the heart rate according to the needs of the body.
The heart also has two groups of nerve cells that help maintain normal blood
pressure. As Tortora and Grabowski note, the first of these groups are termed
baroreceptors. The baroreceptors respond to changes in the amount of pressure, or
stretch, that is being placed on the blood vessels. These receptors constantly monitor the
amount of pressure being exerted in the arteries, veins and the right atrium. If there is a
change in pressure, the baroreceptors alert the brain so the proper actions can be taken to
adjust the body's overall blood pressure. If the blood pressure is low, for example, the
baroreceptors will notify the brain so the vessels will vasoconstrict to increase pressure.
The second group of receptors used to control blood pressure is chemoreceptors. These
receptors monitor the chemical balance in the blood and send messages for it to be
adjusted accordingly. If more oxygen is needed, as in the case of exercise, the
chemoreceptors will begin the chain of commands to make this adjustment. 12
Normally, when a human assumes an upright posture, there is an increase in heart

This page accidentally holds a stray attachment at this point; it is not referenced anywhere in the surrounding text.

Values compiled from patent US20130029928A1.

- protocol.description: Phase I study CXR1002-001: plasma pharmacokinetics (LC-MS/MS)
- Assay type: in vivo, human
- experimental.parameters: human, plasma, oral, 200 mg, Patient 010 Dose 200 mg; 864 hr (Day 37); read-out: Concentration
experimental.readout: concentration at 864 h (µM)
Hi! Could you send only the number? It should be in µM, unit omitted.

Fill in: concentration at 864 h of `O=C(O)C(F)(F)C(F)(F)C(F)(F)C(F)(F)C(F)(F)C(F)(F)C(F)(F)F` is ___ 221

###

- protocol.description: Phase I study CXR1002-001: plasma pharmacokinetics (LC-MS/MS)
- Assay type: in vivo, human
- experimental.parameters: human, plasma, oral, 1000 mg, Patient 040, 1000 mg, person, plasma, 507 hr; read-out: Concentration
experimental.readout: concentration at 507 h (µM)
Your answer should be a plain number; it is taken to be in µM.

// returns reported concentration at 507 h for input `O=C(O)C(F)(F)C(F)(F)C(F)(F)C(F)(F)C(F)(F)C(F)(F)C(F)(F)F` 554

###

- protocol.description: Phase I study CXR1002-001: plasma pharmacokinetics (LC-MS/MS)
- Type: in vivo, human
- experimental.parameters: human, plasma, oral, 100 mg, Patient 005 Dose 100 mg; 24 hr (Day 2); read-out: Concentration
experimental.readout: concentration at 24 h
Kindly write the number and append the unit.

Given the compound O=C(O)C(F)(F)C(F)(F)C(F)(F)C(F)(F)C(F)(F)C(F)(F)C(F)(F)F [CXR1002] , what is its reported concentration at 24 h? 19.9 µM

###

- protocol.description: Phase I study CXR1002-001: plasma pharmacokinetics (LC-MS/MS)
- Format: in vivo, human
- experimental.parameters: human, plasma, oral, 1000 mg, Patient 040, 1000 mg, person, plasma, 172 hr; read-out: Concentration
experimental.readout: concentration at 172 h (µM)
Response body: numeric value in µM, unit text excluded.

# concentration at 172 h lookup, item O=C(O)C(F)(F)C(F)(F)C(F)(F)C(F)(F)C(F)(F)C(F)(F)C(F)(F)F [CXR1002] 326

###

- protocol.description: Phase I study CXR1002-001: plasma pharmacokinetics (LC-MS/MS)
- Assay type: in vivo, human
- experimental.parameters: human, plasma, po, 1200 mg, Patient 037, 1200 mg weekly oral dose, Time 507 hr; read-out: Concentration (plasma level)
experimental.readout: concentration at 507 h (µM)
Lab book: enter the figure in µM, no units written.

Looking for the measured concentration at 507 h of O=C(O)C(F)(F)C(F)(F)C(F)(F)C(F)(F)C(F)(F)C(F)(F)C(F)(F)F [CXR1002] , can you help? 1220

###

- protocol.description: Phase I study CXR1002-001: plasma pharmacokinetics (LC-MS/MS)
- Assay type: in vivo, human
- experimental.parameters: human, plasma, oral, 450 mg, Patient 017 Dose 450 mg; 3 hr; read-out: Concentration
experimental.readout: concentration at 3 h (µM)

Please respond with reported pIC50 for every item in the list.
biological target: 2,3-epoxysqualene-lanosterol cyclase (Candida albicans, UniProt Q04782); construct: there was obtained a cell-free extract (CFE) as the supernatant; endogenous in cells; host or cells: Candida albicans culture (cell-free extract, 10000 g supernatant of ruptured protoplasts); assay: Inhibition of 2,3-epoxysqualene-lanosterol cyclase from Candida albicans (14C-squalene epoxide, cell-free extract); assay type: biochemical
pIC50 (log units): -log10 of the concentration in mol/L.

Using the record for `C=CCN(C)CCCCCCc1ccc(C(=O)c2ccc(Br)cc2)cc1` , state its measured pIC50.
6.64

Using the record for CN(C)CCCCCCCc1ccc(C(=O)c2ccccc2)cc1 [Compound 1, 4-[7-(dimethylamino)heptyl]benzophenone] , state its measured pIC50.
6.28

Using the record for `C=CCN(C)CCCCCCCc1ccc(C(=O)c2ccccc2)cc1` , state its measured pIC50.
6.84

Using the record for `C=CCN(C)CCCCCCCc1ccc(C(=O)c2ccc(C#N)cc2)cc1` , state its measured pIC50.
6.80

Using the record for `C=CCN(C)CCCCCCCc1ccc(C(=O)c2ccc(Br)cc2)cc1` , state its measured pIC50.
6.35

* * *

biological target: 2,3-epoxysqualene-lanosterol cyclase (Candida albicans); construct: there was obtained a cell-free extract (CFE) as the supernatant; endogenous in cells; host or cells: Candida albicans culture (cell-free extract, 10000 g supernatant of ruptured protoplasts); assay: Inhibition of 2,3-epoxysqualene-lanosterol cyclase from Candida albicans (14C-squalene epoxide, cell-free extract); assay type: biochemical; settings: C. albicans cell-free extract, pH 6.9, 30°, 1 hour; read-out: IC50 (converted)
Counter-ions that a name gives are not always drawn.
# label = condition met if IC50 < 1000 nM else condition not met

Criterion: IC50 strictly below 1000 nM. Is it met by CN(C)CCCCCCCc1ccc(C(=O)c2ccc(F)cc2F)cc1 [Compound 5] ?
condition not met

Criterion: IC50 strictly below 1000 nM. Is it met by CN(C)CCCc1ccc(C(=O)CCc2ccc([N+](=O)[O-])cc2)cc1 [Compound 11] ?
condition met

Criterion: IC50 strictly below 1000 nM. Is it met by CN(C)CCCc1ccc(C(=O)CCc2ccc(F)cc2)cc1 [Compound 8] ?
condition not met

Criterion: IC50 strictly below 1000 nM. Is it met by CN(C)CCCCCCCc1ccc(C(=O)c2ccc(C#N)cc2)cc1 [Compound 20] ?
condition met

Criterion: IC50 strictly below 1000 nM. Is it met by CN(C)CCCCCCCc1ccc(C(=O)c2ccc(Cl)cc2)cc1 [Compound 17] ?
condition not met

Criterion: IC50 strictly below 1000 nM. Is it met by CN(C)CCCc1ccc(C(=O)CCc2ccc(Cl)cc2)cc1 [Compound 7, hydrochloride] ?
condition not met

rate caused by increased sympathetic activity and peripheral vascular resistance brought
about by the changes noted by baroreceptors and chemoreceptors. 2 All parts of the body
should get adequate amounts of blood and be able to function normally. In the patient
with neurocardiogenic syncope, however, this is not the case. Syncope is actually caused
by a decrease in profusion of blood in the brain. 7 If this decrease in profusion continues
for approximately 8 to 10 seconds, the areas of the brain that are responsible for
maintaining consciousness do not get an adequate blood supply and the result is
unconsciousness. 7,11 When the neurocardiogenic syncopal athlete displaces blood to the
lower extremities, it pools just like in a normal person. 14 The syncopal athlete, however,
does not compensate for the sudden movement of blood. This miscue causes a decrease
in venous return.
Normally, this decrease in venous return should cause an increase in
heart rate and systemic vasoconstriction of the peripheral blood vessels. 12 The brain of
the syncopal athlete, however, will get the messages confused. She will experience a